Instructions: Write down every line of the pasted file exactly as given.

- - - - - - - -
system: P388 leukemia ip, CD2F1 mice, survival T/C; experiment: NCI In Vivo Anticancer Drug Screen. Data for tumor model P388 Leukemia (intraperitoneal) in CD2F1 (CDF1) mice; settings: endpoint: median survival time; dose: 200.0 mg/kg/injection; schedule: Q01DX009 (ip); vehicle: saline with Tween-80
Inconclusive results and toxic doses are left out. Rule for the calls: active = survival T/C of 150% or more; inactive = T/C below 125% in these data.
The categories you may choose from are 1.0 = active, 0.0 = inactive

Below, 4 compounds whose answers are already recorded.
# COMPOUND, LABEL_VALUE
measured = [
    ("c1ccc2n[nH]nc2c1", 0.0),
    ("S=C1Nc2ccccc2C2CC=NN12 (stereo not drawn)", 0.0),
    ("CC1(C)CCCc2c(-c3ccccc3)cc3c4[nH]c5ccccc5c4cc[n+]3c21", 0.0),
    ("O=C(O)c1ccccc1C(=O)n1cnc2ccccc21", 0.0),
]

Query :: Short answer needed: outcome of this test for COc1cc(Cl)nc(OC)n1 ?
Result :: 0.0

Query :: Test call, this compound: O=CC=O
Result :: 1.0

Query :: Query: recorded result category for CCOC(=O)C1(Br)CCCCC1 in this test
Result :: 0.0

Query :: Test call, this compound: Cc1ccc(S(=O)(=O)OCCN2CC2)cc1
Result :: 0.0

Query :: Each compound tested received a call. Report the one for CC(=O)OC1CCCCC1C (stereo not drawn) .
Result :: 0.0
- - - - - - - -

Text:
system: P388 leukemia ip, CD2F1 mice, survival T/C; experiment: NCI In Vivo Anticancer Drug Screen. Data for tumor model P388 Leukemia (intraperitoneal) in CD2F1 (CDF1) mice; settings: endpoint: median survival time; dose: 200.0 mg/kg/injection; schedule: Q01DX009 (ip); vehicle: saline with Tween-80
Inconclusive results and toxic doses are left out. Rule for the calls: active = survival T/C of 150% or more; inactive = T/C below 125% in these data.
The categories you may choose from are 1.0 = active, 0.0 = inactive

Below, 4 compounds whose answers are already recorded.
# COMPOUND, LABEL_VALUE
measured = [
    ("c1ccc2n[nH]nc2c1", 0.0),
    ("S=C1Nc2ccccc2C2CC=NN12 (stereo not drawn)", 0.0),
    ("CC1(C)CCCc2c(-c3ccccc3)cc3c4[nH]c5ccccc5c4cc[n+]3c21", 0.0),
    ("O=C(O)c1ccccc1C(=O)n1cnc2ccccc21", 0.0),
]

Query :: Short answer needed: outcome of this test for COc1cc(Cl)nc(OC)n1 ?
Result :: 0.0

Query :: Test call, this compound: O=CC=O
Result :: 1.0

Query :: Query: recorded result category for CCOC(=O)C1(Br)CCCCC1 in this test
Result :: 0.0

Query :: Test call, this compound: Cc1ccc(S(=O)(=O)OCCN2CC2)cc1
Result :: 0.0

Query :: Each compound tested received a call. Report the one for CC(=O)OC1CCCCC1C (stereo not drawn) .
Result :: 0.0